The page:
Niccolò Machiavelli, Author of The Prince
  Niccolò Machiavelli, Author of The Prince
Niccolò di Bernardo dei Machiavelli was an Italian historian, politician, diplomat, philosopher, humanist, and writer based in Florence during the Renaissance. He was for many years an official in the Florentine Republic, with responsibilities in dip...
 
    Copernicus, Earth moves around the Sun
  Copernicus, Earth moves around the Sun
Nicolaus Copernicus was a Renaissance- and Reformation-era mathematician and astronomer who formulated a model of the universe that placed the Sun rather than the Earth at the center of the universe, likely independently of Aristarchus of Samos, who...
 
    Pope Gregory XIII, Gregorian Calendar
  Pope Gregory XIII, Gregorian Calendar
Pope Gregory XIII, born Ugo Boncompagni, was Pope from 13 May 1572 to his death in 1585. He is best known for commissioning and being the namesake for the Gregorian calendar, which remains the internationally accepted civil calendar to this day. D...
 
    John Calvin, Theologian
  John Calvin, Theologian
John Calvin was an influential French theologian and pastor during the Protestant Reformation. He was a principal figure in the development of the system of Christian theology later called Calvinism. Originally trained as a humanist lawyer, he sudden...
 
    Michel de Montaigne, "What do I know?"
  Michel de Montaigne, "What do I know?"
Michel Eyquem de Montaigne, Lord of Montaigne was one of the most significant philosophers of the French Renaissance, known for popularizing the essay as a literary genre. His work is noted for its merging of casual anecdotes and autobiography with s...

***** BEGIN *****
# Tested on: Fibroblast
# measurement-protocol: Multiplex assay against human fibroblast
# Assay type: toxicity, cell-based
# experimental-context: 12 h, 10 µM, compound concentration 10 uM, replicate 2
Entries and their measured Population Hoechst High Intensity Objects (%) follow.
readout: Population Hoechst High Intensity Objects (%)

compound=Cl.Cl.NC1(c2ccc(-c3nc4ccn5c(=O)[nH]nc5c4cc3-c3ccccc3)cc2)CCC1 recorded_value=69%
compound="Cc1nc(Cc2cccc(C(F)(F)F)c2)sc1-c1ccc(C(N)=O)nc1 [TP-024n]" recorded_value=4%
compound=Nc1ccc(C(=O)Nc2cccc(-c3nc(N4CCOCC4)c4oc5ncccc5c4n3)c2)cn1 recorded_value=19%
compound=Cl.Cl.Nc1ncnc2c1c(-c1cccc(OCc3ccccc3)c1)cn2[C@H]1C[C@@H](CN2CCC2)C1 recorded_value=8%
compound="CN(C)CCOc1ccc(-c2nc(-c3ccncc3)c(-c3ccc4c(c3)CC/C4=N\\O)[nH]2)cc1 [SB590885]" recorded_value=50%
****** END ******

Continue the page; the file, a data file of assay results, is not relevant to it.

The Council of Trent
  The Council of Trent
The Council of Trent is reckoned by the Roman Catholic Church to be the Nineteenth Ecumenical Council of the universal church. It was held from December 13, 1545, to December 4, 1563 in the Italian city of Trent. Although called an Ecumenical Council...
 
    Giordano Bruno, Martyr for Science
  Giordano Bruno, Martyr for Science
Giordano Bruno was an Italian Dominican friar, philosopher, mathematician, poet, and cosmological theorist. He is known for his cosmological theories, which conceptually extended the then-novel Copernican model. He proposed that the stars were just d...
 
    Sir Francis Bacon, Knowledge is Power
  Sir Francis Bacon, Knowledge is Power
Sir Francis Bacon achieved fame as an English philosopher, statesman, and essayist. He was knighted in 1603, created Baron Verulam in 1618, and finally created Viscount St Albans in 1621; the peerage titles became extinct upon his death. He began his...
 
    Galileo Galilei, Father of Modern Science
  Galileo Galilei, Father of Modern Science
Galileo Galilei was an Italian polymath: astronomer, physicist, engineer, philosopher, and mathematician. He has been called the "father of observational astronomy", the "father of modern physics", the "father of the scientific method", and the "fath...
 
    Thomas Hobbes, Philosopher
  Thomas Hobbes, Philosopher
Thomas Hobbes of Malmesbury was an English philosopher, best known today for his work on political philosophy. His 1651 book Leviathan established the foundation for most of Western political philosophy from the perspective of social contract theory....